Atomic Blonde- Movie Review A while ago there’d been a report that some studio somewhere was planning to reboot the James Bond franchise with a female 007. It’s uncertain […]
Atomic Blonde- Movie Review
A while ago there’d been a report that some studio somewhere was planning to reboot the James Bond franchise with a female 007. It’s uncertain whether it was a false story or totally legit, but the idea does bring up an interesting point. With all the kick-ass leading female characters we’ve gotten so far, why don’t add a super-spy into the mix? Someone with great physicality, charisma, and a sexual allure equal to that of James Bond. But a character that stands one her own, and who doesn’t stem from the shadow of an ultimate masculine icon. Someone that I was hoping to see in David Leitch’s new spy thriller, Atomic Blonde.
The year is 1989. The Cold War is coming to a close. Expert MI6 agent, Lorraine Broughton (Charlize Theron), is dispatched to Berlin to retrieve a list of Soviet spies and assassinate a mysterious double agent who’s been selling intelligence to the Soviet Union. Her mission gets complicated when she teams up with Percival (James McAvoy), an eccentric station chief, and a French operative named Delphine (Sofia Boutella).
There are plenty of things to like about Atomic Blonde. For one, it has Charlize Theron as an awesome, gorgeous, and kick-ass leading lady. She’s not the most layered character, but neither was the original James Bond so I don’t think you can fault her for that. James McAvoy is fun as always, and Sofia Boutella turns in a good performance despite being criminally underused. The cinematography is beautifully stylized, with pulsating neon lights, a cool 80’s soundtrack, and action sequences- choreographed by the same people who worked on John Wick– that make you feel the impact of every punch.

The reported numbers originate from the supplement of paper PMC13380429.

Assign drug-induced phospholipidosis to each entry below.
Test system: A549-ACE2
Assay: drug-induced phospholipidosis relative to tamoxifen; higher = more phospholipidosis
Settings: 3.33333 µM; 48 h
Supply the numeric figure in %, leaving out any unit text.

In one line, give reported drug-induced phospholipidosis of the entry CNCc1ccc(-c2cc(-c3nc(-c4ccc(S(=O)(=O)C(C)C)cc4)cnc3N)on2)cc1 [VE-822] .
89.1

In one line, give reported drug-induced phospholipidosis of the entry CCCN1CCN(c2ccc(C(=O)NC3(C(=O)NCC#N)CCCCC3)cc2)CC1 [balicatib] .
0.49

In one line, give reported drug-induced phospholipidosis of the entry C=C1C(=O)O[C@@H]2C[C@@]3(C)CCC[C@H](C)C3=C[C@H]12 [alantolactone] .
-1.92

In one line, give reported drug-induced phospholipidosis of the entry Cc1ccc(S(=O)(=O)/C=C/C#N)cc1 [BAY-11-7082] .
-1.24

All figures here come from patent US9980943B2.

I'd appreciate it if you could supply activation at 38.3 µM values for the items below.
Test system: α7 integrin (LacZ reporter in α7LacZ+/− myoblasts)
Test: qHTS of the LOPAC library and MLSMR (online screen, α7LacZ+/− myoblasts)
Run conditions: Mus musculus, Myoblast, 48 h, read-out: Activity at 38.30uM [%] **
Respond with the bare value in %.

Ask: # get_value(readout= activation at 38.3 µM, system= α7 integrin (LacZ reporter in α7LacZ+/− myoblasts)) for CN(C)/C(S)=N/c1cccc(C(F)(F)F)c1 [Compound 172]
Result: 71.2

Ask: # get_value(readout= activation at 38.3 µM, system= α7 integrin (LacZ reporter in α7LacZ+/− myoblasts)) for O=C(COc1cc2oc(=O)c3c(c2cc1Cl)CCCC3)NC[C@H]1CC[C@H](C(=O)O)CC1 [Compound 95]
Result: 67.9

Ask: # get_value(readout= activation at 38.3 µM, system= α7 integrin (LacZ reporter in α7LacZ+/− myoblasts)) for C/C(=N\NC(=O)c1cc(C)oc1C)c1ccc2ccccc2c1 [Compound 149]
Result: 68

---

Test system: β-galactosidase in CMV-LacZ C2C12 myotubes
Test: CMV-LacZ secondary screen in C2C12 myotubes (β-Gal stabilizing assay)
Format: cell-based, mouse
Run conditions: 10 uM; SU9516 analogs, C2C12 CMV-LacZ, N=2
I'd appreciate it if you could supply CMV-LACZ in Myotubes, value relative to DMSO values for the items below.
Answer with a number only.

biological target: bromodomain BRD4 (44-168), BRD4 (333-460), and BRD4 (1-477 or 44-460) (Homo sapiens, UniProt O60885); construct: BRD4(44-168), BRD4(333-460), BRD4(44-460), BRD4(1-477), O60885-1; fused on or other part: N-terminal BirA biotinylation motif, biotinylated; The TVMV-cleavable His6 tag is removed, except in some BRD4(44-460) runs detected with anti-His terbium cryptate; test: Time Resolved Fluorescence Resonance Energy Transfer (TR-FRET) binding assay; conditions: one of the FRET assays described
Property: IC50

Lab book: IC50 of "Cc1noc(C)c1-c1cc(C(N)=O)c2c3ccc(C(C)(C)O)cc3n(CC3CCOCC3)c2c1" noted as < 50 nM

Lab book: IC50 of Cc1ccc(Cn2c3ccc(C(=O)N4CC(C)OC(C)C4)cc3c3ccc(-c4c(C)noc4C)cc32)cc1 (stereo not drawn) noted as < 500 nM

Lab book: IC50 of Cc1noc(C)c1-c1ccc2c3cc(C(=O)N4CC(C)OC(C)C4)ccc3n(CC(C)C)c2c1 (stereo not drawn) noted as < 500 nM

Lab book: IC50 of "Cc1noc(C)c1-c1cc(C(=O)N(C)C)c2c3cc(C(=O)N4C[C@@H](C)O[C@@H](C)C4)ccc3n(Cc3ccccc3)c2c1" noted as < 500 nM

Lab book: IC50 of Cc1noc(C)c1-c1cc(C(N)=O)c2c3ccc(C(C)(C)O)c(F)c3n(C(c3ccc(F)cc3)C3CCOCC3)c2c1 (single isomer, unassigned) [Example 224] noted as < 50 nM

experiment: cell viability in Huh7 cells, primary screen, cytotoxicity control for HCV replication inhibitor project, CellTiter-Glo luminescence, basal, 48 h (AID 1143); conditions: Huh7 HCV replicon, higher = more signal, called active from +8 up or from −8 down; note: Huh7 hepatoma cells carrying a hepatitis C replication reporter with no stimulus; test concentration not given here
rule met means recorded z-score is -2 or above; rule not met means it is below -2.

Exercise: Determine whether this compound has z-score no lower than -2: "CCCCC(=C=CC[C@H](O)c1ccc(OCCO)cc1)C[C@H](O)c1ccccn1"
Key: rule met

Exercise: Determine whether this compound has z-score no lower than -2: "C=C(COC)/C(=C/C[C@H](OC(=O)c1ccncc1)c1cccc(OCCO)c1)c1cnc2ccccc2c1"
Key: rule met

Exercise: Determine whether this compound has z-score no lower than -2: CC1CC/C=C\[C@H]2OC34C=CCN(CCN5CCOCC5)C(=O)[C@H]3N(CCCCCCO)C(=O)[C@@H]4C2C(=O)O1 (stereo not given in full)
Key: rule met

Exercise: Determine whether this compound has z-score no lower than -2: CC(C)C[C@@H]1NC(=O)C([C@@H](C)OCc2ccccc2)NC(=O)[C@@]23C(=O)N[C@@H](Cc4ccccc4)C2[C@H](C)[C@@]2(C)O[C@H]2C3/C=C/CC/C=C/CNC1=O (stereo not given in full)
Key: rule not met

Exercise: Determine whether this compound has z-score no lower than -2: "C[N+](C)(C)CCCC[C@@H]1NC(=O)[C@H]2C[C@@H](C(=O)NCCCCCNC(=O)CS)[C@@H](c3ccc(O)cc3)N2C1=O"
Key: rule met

With all that said, you’d think that I’d walk out of this movie absolutely loving it. Unfortunately, that wasn’t the case. In fact, I left a little disappointed. It’s not a bad film by any means. Not even close. But it does lack a certain magic quality that would have elevated it above just being okay.
And I think the root of the issue is the story itself. It is really boring. I mean, really boring. Badly written? Not necessarily. But it got to the point where I accidentally took a five to ten minute nap in the middle of the movie. And that’s never a good sign. There’s little to no a sense of urgency, and because of that, there isn’t a lot of tension or suspense. The only hint of it exists in a cool, elongated action sequence that happens in the third act. Besides that, the plot just isn’t interesting. It doesn’t help that the story gets needlessly convoluted as it draws to a close, and because it’s told in a non-linear fashion, you already know the fate of Theron’s character long before she sets out on her mission.
It’s frustrating, really. Atomic Blonde has seeds of greatness in it, but it’s buried so far beneath a dull narrative and an in-your-face style that it fails to reach its full potential. It’s fun to look at, but not really to pay attention to. Does that make sense? Even though I didn’t like it as much as I wanted to, I still think you should check it out. Despite its faults, I do hope Atomic Blonde makes enough money at the box office to warrant the possibility of a sequel. I love the style. I love the action. I want to learn more about these characters and how the world they live in works. If given a second chance and a better story, Atomic Blonde could be something truly special.
Cosmic Grade: 3.4 out of 5 Stars